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17 Selsdon Road, Wanstead,
E11 2QF.
TEL +44 (0)208 989 9541
Email: info@idedrich.com

We pride ourselves on being a family business that has bought and sold books for more than 40 years. If we can't buy your books ourselves we will be delighted to offer you advice on how best to dispose of them and realise their value.To understand our heritage and values please read About Us.

Where ever you are in the UK. Please phone, , e-mail, or just fill in the form below
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Things to look out for when you are trying to assess value

Book sellers are interested in books for a variety of reasons. However, in most cases their preference is for a proof copy or first edition.  Its felt that these, early editions, bring the collector closer to the author.  The idea is that this would have been the edition that the author first saw and held. It's also true that there are first editions than subsequen editions, so they have more value.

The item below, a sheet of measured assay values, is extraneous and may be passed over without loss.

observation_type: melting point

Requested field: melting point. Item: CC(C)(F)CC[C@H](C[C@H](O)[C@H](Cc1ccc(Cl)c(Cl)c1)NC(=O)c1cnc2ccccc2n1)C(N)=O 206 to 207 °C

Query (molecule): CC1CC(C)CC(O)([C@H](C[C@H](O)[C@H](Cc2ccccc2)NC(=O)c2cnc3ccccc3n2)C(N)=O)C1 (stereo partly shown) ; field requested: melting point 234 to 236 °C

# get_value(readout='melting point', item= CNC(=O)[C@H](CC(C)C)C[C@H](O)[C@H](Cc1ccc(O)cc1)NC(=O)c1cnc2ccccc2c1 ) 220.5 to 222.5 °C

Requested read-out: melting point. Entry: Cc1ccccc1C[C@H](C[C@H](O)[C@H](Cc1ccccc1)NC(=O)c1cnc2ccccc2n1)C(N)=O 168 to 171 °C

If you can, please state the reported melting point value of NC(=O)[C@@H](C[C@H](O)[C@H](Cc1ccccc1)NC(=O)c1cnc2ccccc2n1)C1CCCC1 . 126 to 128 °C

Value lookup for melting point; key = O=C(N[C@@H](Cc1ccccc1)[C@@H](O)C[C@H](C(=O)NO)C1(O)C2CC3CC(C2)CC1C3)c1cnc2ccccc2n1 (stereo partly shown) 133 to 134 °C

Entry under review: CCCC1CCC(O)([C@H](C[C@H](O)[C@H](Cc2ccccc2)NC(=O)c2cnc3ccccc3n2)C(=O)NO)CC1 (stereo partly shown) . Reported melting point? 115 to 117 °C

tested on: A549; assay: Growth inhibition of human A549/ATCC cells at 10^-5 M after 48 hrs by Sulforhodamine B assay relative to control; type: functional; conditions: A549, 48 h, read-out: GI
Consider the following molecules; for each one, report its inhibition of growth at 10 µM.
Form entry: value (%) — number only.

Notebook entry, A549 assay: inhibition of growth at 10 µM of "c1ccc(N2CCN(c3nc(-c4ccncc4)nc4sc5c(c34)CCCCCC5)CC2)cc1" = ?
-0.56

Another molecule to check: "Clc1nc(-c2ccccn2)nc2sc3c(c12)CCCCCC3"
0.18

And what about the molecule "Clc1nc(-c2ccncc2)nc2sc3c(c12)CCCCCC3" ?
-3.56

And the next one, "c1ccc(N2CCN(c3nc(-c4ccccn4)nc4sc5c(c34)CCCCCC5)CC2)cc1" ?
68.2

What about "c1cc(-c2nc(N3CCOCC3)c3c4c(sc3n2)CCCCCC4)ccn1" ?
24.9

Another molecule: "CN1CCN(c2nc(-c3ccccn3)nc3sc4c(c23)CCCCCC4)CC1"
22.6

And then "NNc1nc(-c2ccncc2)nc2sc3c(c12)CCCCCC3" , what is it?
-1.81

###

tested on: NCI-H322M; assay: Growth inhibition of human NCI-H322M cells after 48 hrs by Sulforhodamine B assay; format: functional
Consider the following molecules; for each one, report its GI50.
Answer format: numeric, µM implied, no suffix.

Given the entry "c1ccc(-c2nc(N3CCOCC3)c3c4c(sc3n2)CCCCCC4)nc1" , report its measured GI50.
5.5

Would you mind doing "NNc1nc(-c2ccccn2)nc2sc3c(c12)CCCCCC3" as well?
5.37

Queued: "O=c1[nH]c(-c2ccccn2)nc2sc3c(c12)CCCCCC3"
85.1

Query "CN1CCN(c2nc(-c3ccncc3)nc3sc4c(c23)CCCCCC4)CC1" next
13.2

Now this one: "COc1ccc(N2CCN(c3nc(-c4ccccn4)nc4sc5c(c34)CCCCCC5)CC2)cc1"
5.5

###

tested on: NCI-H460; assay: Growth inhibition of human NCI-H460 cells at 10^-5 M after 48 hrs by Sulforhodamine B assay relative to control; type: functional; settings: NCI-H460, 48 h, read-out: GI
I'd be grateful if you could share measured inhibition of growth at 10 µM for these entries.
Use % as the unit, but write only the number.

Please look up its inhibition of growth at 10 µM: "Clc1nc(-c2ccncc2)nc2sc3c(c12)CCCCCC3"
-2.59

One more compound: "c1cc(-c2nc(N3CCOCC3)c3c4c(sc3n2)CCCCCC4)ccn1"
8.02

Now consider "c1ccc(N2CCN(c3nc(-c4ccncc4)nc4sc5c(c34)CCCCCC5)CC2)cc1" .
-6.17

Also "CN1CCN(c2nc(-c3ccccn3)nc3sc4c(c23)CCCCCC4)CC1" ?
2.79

The first thing to do to identify a first edition is to look at the dates on the title page.  If there are a number of dates, or something like "reprinted" is written, then its not a first edition.  Other give aways are if the copywrite date is before the published date. Unfortunately, however, whilst these mehods are good at weeding out what is not a first edition, they are not difinitive methods of identifying the true first edition. Spotting a first edition is, unfortunately, not always easy. The most reliable method is to find a bibliography or to go on line and search for "title+first edition".  There will be a mass of results, some of which will describe the salient points that mark the particular title as a first.

Once you've identified a book as a first edition you can go on line to see its value.  But beware - often there are many prices for the same book. In this case the top prices are not likely to be achievable.  Think about if you were buying the book: which one would you buy? Once you've identified this then you have probably found the price that an experienced dealer would try to sell it for. But hold on - that does not mean you will be able to sell it at this price.  Typically a dealer will not buy a book for more than a third of the price that he expects to sell it for.  The thinking is that it may take ages to sell and that the dealer needs to make a profit!.